Everything about the promotion of Disney/Spielberg’s The BFG is relevant to Legend of Tarzan, because the two films go head to head, sharing the same July 1, 2016 release date. So Disney’s release of a new poster for The BFG is something to pay attention to if you’re rooting for Legend of Tarzan.
Meanwhile — checking in on the trailers for the two films — here’s the current tally on trailer views on the studios’ YouTube channel:
15,810, 535 — Legend of Tarzan
6,635,104 — The BFG
Does that mean LOT is clobbering The BFG? Probably not. As you can see from the poster, Disney is just getting going on trying to connect the dots between The BFG and ET, and if they get traction with that, we could see a surge moving forward. But in terms of where the two films are today, if you had to give the edge to one or the other, clearly with that big a difference, LOT is running ahead of The BFG at this point. On the IMGB Pro movie meter Legend is at 259 and BFG is 860.
Here is the full press release from Disney:
The BFG (Mark Rylance), while a giant himself, is a Big Friendly Giant and nothing like the other inhabitants of Giant Country. Standing 24-feet tall with enormous ears and a keen sense of smell, he is endearingly dim-witted and keeps to himself for the most part. Giants like Bloodbottler (Bill Hader) and Fleshlumpeater (Jemaine Clement) on the other hand, are twice as big and at least twice as scary and have been known to eat humans, while the BFG prefers Snozzcumber and Frobscottle. Upon her arrival in Giant Country, Sophie, a precocious 10-year-old girl from London, is initially frightened of the mysterious giant who has brought her to his cave, but soon comes to realize that the BFG is actually quite gentle and charming, and, having never met a giant before, has many questions. The BFG brings Sophie to Dream Country where he collects dreams and sends them to children, teaching her all about the magic and mystery of dreams.
Having both been on their own in the world up until now, their affection for one another quickly grows. But Sophie’s presence in Giant Country has attracted the unwanted attention of the other giants, who have become increasingly more bothersome. Says Spielberg, “It’s a story about friendship, it’s a story about loyalty and protecting your friends and it’s a story that shows that even a little girl can help a big giant solve his biggest problems.” Sophie and the BFG soon depart for London to see the Queen (Penelope Wilton) and warn her of the precarious giant situation, but they must first convince the Queen and her maid, Mary (Rebecca Hall), that giants do indeed exist. Together, they come up with a plan to get rid of the giants once and for all.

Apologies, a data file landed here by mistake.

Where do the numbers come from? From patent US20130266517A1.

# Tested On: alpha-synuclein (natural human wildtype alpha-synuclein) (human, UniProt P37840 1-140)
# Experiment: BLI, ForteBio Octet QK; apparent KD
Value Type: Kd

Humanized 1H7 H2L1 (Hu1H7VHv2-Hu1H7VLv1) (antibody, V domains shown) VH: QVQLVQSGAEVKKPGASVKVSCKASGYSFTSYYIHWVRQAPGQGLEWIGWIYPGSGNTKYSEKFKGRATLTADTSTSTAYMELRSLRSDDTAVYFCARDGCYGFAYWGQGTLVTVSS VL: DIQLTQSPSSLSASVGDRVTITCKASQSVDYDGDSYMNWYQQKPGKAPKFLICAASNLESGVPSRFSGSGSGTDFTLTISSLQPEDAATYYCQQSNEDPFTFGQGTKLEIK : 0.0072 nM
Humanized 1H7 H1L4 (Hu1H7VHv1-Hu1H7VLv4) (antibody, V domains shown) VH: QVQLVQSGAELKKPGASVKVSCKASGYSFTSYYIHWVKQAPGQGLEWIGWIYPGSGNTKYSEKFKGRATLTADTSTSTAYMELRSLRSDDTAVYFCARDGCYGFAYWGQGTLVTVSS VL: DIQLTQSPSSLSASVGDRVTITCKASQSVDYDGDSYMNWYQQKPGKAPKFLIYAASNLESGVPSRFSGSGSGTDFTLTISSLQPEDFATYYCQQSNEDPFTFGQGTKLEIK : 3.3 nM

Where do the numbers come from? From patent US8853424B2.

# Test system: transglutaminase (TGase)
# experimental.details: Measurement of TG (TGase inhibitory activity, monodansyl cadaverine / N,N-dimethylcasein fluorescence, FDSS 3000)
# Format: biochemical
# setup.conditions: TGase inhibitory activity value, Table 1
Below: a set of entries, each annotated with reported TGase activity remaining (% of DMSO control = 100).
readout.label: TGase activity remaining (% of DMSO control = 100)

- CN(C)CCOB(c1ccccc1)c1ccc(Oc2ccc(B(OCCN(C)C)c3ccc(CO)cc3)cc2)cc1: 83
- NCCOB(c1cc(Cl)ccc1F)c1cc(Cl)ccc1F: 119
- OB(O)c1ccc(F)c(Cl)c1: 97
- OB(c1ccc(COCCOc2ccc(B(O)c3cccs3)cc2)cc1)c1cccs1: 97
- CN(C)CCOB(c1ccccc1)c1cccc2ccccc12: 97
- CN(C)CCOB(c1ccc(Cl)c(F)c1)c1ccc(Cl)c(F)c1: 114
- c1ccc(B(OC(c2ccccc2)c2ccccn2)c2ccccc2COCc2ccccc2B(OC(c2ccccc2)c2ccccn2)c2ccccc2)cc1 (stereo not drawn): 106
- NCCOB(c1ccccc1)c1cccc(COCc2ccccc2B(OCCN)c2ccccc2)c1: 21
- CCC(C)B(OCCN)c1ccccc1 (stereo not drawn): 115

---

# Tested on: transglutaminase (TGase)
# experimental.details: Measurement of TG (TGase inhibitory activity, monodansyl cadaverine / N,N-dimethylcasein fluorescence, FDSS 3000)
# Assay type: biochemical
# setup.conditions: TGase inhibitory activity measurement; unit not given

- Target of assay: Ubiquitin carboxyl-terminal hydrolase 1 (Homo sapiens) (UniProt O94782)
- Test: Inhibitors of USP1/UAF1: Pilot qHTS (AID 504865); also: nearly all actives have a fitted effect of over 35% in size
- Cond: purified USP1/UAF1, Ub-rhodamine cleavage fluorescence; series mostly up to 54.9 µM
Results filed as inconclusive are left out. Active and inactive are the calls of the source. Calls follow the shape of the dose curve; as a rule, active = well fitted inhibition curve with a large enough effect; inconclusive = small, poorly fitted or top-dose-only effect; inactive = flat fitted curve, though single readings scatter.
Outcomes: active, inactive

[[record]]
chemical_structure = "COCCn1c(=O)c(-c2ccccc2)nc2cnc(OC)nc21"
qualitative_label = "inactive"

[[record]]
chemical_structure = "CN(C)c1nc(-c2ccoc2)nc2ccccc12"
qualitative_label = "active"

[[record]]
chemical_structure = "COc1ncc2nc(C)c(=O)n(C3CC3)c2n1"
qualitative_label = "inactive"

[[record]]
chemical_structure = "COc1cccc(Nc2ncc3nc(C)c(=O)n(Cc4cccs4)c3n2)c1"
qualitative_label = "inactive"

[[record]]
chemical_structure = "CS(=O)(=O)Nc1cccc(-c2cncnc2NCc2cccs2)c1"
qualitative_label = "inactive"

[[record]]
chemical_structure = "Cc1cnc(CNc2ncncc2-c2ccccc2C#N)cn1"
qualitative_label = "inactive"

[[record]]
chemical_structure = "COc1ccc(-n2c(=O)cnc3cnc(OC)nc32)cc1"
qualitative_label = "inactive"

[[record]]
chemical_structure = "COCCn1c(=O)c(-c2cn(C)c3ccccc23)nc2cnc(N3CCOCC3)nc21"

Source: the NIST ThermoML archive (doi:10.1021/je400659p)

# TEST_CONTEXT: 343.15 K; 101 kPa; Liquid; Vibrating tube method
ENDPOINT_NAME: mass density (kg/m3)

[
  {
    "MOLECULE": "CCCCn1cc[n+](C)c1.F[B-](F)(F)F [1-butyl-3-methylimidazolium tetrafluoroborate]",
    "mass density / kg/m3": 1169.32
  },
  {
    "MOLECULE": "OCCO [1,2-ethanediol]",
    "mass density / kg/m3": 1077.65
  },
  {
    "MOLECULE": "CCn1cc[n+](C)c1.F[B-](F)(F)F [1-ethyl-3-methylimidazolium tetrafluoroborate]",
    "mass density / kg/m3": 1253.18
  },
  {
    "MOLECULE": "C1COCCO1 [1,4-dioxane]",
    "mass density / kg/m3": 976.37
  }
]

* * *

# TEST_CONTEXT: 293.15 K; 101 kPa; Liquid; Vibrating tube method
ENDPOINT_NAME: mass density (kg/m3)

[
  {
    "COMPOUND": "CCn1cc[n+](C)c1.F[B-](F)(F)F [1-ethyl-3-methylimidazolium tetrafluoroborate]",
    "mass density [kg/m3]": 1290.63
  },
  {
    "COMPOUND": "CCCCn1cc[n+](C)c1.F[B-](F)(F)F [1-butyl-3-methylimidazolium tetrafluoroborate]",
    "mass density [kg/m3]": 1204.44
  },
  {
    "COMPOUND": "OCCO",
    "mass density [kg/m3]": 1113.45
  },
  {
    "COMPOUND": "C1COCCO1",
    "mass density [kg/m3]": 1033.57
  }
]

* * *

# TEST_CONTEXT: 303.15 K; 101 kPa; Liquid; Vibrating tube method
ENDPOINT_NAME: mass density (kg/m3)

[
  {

Directed by three-time Academy Award winner Steven Spielberg (Bridge of Spies, Schindler’s List, Saving Private Ryan) from a screenplay by Melissa Mathison (E.T.: The Extra-Terrestrial, The Black Stallion) based on the best-selling novel by Roald Dahl, The BFG stars three-time Tony Award and two-time Olivier Award winner Mark Rylance, newcomer Ruby Barnhill, Penelope Wilton, Jemaine Clement, Rebecca Hall, Rafe Spall and Bill Hader. The film is produced by Spielberg, Frank Marshall (Jurassic World, The Bourne Ultimatum) and Sam Mercer (Snow White and the Huntsman, The Sixth Sense) with Kathleen Kennedy (Star Wars: The Force Awakens, Lincoln), John Madden (The Best Exotic Marigold Hotel, Shakespeare in Love), Kristie Macosko Krieger (Bridge of Spies, Lincoln), Michael Siegel (Charlie and the Chocolate Factory, Rise of the Guardians), Frank Smith and Naia Cucukov serving as executive producers.
Roald Dahl’s novel was first published in 1982 and has been enchanting readers of all ages ever since. Dahl’s books, which also include “Charlie and the Chocolate Factory,” “James and the Giant Peach” and “Matilda,” are currently available in 58 languages and have sold over 200 million copies worldwide. Originally created as a bedtime story, “The BFG” was Dahl’s own favorite of all his stories. “It was very important for us to be loyal to the language,” says Spielberg, “and the great writer Melissa Mathison, who also wrote ‘E.T.: The Extra-Terrestrial,’ wrote ‘The BFG.’”
The BFG opens in U.S. theaters on July 1, 2016, the year that marks the 100th anniversary of Dahl’s birth.
Read more at http://www.comingsoon.net/movies/news/649765-the-bfg-poster-from-the-human-beans-that-created-e-t#HSiwG3TA6E3tR44P.99